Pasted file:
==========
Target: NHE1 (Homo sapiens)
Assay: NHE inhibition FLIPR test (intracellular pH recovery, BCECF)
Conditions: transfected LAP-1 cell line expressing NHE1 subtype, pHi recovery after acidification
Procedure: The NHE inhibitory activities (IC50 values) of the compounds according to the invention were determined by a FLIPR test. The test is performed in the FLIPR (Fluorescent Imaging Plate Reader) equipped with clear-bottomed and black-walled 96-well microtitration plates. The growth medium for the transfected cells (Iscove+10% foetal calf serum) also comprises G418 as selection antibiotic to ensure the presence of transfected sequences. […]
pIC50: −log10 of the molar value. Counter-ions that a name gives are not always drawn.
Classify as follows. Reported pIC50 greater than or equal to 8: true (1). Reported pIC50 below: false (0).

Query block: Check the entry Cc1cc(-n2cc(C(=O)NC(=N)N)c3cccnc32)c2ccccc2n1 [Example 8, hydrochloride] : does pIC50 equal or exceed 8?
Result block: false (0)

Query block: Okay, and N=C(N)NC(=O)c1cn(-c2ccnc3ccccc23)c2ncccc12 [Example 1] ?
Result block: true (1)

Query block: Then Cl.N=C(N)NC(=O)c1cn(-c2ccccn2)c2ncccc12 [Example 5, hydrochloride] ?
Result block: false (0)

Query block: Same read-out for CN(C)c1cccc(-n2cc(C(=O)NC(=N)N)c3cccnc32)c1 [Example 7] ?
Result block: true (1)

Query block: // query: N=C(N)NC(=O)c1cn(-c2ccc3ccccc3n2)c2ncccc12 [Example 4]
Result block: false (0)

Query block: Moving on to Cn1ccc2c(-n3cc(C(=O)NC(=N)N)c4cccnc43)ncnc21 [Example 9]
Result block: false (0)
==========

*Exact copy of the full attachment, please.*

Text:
Target: NHE1 (Homo sapiens)
Assay: NHE inhibition FLIPR test (intracellular pH recovery, BCECF)
Conditions: transfected LAP-1 cell line expressing NHE1 subtype, pHi recovery after acidification
Procedure: The NHE inhibitory activities (IC50 values) of the compounds according to the invention were determined by a FLIPR test. The test is performed in the FLIPR (Fluorescent Imaging Plate Reader) equipped with clear-bottomed and black-walled 96-well microtitration plates. The growth medium for the transfected cells (Iscove+10% foetal calf serum) also comprises G418 as selection antibiotic to ensure the presence of transfected sequences. […]
pIC50: −log10 of the molar value. Counter-ions that a name gives are not always drawn.
Classify as follows. Reported pIC50 greater than or equal to 8: true (1). Reported pIC50 below: false (0).

Query block: Check the entry Cc1cc(-n2cc(C(=O)NC(=N)N)c3cccnc32)c2ccccc2n1 [Example 8, hydrochloride] : does pIC50 equal or exceed 8?
Result block: false (0)

Query block: Okay, and N=C(N)NC(=O)c1cn(-c2ccnc3ccccc23)c2ncccc12 [Example 1] ?
Result block: true (1)

Query block: Then Cl.N=C(N)NC(=O)c1cn(-c2ccccn2)c2ncccc12 [Example 5, hydrochloride] ?
Result block: false (0)

Query block: Same read-out for CN(C)c1cccc(-n2cc(C(=O)NC(=N)N)c3cccnc32)c1 [Example 7] ?
Result block: true (1)

Query block: // query: N=C(N)NC(=O)c1cn(-c2ccc3ccccc3n2)c2ncccc12 [Example 4]
Result block: false (0)

Query block: Moving on to Cn1ccc2c(-n3cc(C(=O)NC(=N)N)c4cccnc43)ncnc21 [Example 9]
Result block: false (0)